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Celebrate Canada 150 With a National Park Road Trip

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As you may know, Canada is celebrating its 150th birthday this year and we’re all for it. You may have not been able to score yourself one of the highly-sought after VIA Rail passes that went on sale earlier this month, but Parks Canada is still offering free admission to all national parks this year. There are many ways you can celebrate this great nation and what’s better than hitting the road and seeing everything Canada and its diverse landscape has to offer. There is nothing more freeing than packing up a trunk and setting off on an adventure to explore this beautiful country. You can control where you go and what you see.

The Trans-Canada highway is one of the longest roads in the world and stretches from St. John’s, Newfoundland all the way to Victoria, British Columbia. The highway spans through all ten of Canada’s provinces, crosses four islands, and will take you through a variety of landscapes including tundra, national parks, boreal forests, prairies, glaciers, lakes, and mountains. There are many must-sees along the way that make travelling it an adventure.

Here are 5 national parks around Canada that would make excellent road trips.

Banff National Park

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Banff National Park is a name you’ve probably heard before. Famous for its gorgeous views of mountains, turquoise lakes, and dense forests. Banff attracts hikers, bikers, campers and canoeists from around the world and has a little bit of everything, including hot springs, resorts, and golfing.

Jasper National Park, AB

Jasper park is only a 7 hour drive from Banff and is a lot more remote and wild. You’ll be able to see loads of wildlife and hike through gorgeous backcountry trails. This article by National Geographic does a great job of taking you on the best road trip from Banff to Jasper.

Thousand Islands National Park, ON

Popular to water sports fans, Thousand Islands National Park is known as the freshwater-boating capital of the world. There are campsites on 12 of the islands if you wish to spend the night there, and if you’re not a camper they offer glamping options such as oTENTik camping accommodations. Only a 4 hour drive from Toronto, this is perfect for a weekend trip.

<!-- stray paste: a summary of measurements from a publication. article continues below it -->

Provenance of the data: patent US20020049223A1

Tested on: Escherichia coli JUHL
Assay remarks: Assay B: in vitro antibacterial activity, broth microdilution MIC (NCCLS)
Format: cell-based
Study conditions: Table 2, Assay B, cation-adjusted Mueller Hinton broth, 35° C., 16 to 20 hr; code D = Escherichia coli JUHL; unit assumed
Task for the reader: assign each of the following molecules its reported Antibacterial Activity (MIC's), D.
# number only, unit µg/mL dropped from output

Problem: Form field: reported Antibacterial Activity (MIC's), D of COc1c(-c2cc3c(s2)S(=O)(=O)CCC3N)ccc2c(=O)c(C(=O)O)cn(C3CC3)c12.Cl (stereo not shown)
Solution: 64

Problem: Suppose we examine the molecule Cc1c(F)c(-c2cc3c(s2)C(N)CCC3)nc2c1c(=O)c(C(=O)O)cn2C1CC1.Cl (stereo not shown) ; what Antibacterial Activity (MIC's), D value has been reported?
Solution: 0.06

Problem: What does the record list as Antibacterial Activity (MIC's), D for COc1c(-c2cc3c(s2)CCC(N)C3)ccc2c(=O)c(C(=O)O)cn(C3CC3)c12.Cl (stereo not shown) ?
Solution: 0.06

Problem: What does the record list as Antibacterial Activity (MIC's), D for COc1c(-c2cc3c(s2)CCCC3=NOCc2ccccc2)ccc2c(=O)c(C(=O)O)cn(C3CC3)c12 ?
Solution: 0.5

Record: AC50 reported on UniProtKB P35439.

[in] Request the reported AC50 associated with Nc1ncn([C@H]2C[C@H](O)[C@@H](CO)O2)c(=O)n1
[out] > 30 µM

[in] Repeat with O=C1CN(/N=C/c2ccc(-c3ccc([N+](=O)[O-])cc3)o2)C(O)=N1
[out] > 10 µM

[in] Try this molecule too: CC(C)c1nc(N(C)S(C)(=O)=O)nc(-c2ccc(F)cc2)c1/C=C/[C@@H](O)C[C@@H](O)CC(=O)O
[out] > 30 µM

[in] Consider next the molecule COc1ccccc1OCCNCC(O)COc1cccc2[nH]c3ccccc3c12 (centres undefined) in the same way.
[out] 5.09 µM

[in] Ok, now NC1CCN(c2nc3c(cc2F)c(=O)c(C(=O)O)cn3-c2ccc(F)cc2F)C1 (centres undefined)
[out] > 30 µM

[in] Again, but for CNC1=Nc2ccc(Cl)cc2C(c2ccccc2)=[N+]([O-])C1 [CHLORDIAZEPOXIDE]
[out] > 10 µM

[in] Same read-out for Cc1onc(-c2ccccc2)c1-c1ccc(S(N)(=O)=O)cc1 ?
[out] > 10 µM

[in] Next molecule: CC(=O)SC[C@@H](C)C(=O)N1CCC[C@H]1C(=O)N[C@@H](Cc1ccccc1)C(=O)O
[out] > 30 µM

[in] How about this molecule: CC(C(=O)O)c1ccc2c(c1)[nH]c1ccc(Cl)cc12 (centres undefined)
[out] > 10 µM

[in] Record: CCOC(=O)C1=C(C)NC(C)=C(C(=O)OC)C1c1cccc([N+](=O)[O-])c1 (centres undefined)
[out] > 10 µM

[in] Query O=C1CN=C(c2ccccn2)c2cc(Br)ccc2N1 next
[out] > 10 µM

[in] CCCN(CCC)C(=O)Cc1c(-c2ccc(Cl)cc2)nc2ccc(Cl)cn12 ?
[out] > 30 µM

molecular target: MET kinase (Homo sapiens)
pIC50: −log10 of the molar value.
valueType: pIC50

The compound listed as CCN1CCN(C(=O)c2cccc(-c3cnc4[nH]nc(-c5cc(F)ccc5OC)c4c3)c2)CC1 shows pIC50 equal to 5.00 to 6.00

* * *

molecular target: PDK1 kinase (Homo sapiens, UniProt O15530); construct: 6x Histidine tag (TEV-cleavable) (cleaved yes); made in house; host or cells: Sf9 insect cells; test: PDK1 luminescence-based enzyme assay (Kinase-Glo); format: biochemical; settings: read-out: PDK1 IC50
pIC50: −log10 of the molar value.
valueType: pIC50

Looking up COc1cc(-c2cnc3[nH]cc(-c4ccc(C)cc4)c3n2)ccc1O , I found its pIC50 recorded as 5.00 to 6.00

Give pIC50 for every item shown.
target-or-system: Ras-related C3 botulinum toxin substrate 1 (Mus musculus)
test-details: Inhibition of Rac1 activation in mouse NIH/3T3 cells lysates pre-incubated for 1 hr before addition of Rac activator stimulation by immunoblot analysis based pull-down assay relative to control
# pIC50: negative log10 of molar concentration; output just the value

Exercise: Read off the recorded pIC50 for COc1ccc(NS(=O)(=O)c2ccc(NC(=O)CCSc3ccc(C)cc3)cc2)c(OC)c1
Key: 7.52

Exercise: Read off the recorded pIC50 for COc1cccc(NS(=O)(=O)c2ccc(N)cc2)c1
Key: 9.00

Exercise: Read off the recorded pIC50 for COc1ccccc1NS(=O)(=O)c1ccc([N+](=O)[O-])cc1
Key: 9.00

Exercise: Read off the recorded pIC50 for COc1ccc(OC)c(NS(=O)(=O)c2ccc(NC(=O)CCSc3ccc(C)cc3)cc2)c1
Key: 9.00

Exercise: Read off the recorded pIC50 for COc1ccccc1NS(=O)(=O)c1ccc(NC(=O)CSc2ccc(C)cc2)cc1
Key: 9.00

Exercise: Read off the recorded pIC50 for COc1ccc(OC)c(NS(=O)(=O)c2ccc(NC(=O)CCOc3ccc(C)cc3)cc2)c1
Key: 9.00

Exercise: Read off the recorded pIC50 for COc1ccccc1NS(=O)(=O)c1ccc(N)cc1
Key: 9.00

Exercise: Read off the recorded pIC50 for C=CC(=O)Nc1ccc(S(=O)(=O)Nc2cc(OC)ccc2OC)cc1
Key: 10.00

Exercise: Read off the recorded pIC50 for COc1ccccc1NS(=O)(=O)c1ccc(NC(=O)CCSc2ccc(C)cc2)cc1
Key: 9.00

Gros Morne National Park, NL

This park is located on the west coast of Newfoundland and takes its name from the second tallest mountain peak in Newfoundland. There are more than 100km of trails that take you through the uninhabited mountains and boating tours that will take you through the freshwater fjords that are absolutely breathtaking.

Point_Wolfe_Dam_-_Fundy_National_ParkFundy National Park, NB

The biggest attraction of the park is the Bay of Fundy, where many come to see the world’s highest tides and to explore the ocean floor at low tide. A wide range of camping experiences is available in the park, from backcountry to RV hookups. One added perk for those who hate sleeping in a tent is the park’s yurt accommodations. It’s one of a few national parks where yurt rentals are available from Parks Canada. 

Cape Breton Highlands National Park, Nova Scotia

Often referred to as the place “where the mountains meet the sea,” hikers visit this park to admire the steep cliffs and deep river canyons that carve into a forested plateau bordering the Atlantic Ocean. Most of the province’s population of endangered Canada lynx lives here, as well as moose, hare, grouse, and marten. Depending on your tastes, most hikers visit from May to November, while some plan their visit in the fall for spectacular views of fall foliage and the popular Hike the Highlands festival in September. If hiking isn’t your thing, another way to explore the park is to cycle and or drive the Cabot Trail. One third of the world-famous scenic highway runs through the park. 

How to plan your route

Use Google Maps & Waze

Google maps is the obvious choice when planning a roadtrip. You can download a portion of the map onto your phone so you can use the map while offline, perfect for when you are roaming or your data is shut off. Unlike other GPS’ that have limitations, Google’s map is generally up to date.

If you have access to cell phone data, Waze is a great app to use as it is updated by other drivers and will let you know how fast traffic is moving in the area and any reported accidents or road closures.

The biggest setback people face when planning a long road trip is car problems. You either can’t fit everyone, have an older car with poor mileage, or might not have a car at all. The best, simplest solution is to rent a vehicle with Avis or Budget Car Rental. Just make sure you bring your Parks Canada pass with you! Both company’s provide options for all kinds of car and budget needs. They offer relocation options if you’re flexible. Rather than bringing the car back to where you picked it up, you can drop it off at a closer depot and save money. Check if your credit card already covers rental car insurance, so you won’t have to pay an additional daily fee.

Now that you have some options and the tools you need to get the road trip started, hit the road and embrace everything this beautiful country has to offer on its 150th birthday.

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Anastasia graduated with a BA Honors Communications Degree and is currently pursuing her passion for writing and helping small businesses succeed.